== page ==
Archive for category Buy-in
Is workplace learning and development (L&D) dying? Does it deserve to continue to exist? What should L&D become to survive? These are some of the questions people have recently been asking. My friend and colleague, Tom Spiglanin, just blogged about a significant change in the workplace learning space. Tom knows his stuff and I encourage you to read his post, “It’s Happening” first before reading this. But also, Tom (and me too) is open to discussion so please share your opinions. Read the rest of this entry »
Thank you to Con Sotidis (@LearnKotch) and #OzLearn for inviting me to be part of their upcoming Nov 10, 2015 (8pm AEDT) Twitter Chat. I wish my L&D colleagues ‘down unda’ learn as much from my perspective as I expect to discover from them.
Business leaders place Learning practitioners under tremendous pressure to demonstrate that their learning efforts are worth the budget they allocate. This is probably one of the biggest challenges facing those involved with any aspect of workplace learning.
There are many reasons why learning practitioners are unable to connect their efforts with actual workplace applications. One that stands out is that learning practitioners focus on the “learning” rather than on how learning impacts business performance.
Learning practitioners are taught early, or should I dare say brainwashed, to believe the ‘essential’ four levels of evaluation. Many of us refer to these levels as the Kirkpatrick’s Evaluation Model and it has been a cornerstone in every learning event and also a foundation for many evaluation models that followed.
But let’s be honest, the unspoken truth is that the Kirkpatrick model is flawed. Yes, I dare say it out loud and may the learning gods, and some of my peers, strike me down. While you pick you jaw off the floor, the fact is that the evaluation method has some apparent issues. Read the rest of this entry »
We thank you because after a long, cold, and dark winter and an overwhelming demand of client mandates we were feeling unmotivated and questioning if our efforts as leading industry contributors are being heard or was it all for not? After the last few days meeting friends, peers, and followers it is all for something.
This post is to share our feelings with you because we don’t think we are alone in our self-reflection. After speaking to some other colleagues (also leading industry contributors) we were not the only ones feeling this way…and it seems ATD 2015 was the medicine to cure our melancholy.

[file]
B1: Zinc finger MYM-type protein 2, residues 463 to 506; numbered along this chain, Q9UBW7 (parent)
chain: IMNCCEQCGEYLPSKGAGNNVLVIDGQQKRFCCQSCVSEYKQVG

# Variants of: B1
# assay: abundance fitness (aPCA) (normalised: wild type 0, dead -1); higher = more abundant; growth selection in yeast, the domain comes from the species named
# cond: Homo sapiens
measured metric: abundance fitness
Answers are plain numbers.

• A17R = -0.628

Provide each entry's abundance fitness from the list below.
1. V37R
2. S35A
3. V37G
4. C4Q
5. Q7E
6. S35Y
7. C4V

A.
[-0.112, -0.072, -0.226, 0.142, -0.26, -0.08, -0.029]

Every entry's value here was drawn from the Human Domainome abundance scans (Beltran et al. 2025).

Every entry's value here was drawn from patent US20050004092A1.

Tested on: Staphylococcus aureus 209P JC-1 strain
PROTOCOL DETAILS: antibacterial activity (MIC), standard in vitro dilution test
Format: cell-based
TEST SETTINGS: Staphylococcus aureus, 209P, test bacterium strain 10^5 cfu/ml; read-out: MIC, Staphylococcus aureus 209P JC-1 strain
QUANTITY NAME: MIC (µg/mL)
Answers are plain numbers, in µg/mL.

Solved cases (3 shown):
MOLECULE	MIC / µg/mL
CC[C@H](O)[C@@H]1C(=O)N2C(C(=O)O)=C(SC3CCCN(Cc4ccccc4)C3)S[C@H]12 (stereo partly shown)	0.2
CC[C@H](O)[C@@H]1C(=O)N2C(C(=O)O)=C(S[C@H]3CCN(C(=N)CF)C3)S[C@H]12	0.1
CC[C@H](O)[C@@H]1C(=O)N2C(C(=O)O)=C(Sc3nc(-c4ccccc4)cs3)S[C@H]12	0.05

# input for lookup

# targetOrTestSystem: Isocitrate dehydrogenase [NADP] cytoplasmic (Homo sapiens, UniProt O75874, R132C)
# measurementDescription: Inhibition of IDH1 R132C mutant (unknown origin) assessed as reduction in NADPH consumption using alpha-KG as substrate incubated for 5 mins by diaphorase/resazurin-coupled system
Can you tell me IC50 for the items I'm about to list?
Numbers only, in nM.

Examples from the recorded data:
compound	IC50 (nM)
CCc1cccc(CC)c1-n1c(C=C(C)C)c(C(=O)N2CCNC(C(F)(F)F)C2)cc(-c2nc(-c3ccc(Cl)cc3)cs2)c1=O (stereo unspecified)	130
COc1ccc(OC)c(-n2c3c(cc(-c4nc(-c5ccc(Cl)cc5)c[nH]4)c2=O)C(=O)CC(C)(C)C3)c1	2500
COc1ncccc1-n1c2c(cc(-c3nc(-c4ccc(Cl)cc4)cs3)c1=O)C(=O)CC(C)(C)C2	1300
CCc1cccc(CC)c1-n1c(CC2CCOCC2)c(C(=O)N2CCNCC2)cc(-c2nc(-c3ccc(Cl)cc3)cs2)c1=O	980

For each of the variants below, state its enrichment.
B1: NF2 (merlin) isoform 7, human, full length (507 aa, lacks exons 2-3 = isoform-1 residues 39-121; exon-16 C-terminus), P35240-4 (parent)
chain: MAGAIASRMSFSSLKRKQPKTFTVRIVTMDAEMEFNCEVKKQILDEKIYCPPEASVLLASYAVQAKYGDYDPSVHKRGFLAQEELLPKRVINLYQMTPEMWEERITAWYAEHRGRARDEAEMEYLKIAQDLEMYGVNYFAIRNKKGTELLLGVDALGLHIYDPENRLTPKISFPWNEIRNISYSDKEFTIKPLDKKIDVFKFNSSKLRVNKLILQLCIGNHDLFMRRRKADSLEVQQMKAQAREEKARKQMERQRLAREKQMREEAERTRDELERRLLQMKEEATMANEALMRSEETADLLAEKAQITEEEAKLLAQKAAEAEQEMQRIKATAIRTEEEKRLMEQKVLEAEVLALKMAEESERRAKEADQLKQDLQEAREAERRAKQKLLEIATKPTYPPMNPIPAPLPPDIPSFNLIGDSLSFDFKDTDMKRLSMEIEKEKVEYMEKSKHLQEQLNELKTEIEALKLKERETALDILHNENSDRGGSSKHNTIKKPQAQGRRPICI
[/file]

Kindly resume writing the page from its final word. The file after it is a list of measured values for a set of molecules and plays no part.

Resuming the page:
Thank you to my friend Adam Weisblatt (@weisblatt) for contributing this post and sharing his truly unique perspective.
“Ralph, we need to talk.” She had cornered him in the coffee room and he was busy trying to fuss with his tea in order to avoid direct eye contact.
“You are the last employee at the company and probably the last employee on earth. It’s 2025 already. We just don’t have the infrastructure for you to stay in this position. Why won’t you transition into a contractor status?”
Ralph absently responded “I just want the security.” Read the rest of this entry »
Stop Wasting Your Organization’s Money If You’re Not Delivering Learning
The past few months have been a whirlwind for us speaking at one conference after another….and it’s starting again. It is truly a privilege to speak at these excellent learning and performance conferences. What is disappointing, however, is the lack of learning that actually takes place both from the participants and from the many conference speakers.
Yes, we want to address the “elephant in the training room”. We’re going to state what many Learning professionals and leaders are thinking (and afraid to say aloud). From our vantage point as conference speakers’ there are two significant concerns. First, participants look as if they are always seeking a “quick fix” rather than a sustainable solution. This is very disconcerting since workplace learning efforts are a process not a “fix”. Read the rest of this entry »
The challenge for many workplace learning professionals is their ability, or more the inability, to get their leadership to recognize the importance and relevance of significant learning initiatives. If you are frustrated not gaining the attention you believe your initiatives deserve you are not alone. Through this tip, you will get on, what I refer to, management’s RADAR.
First, you need to look to MINIMIZE the following: Read the rest of this entry »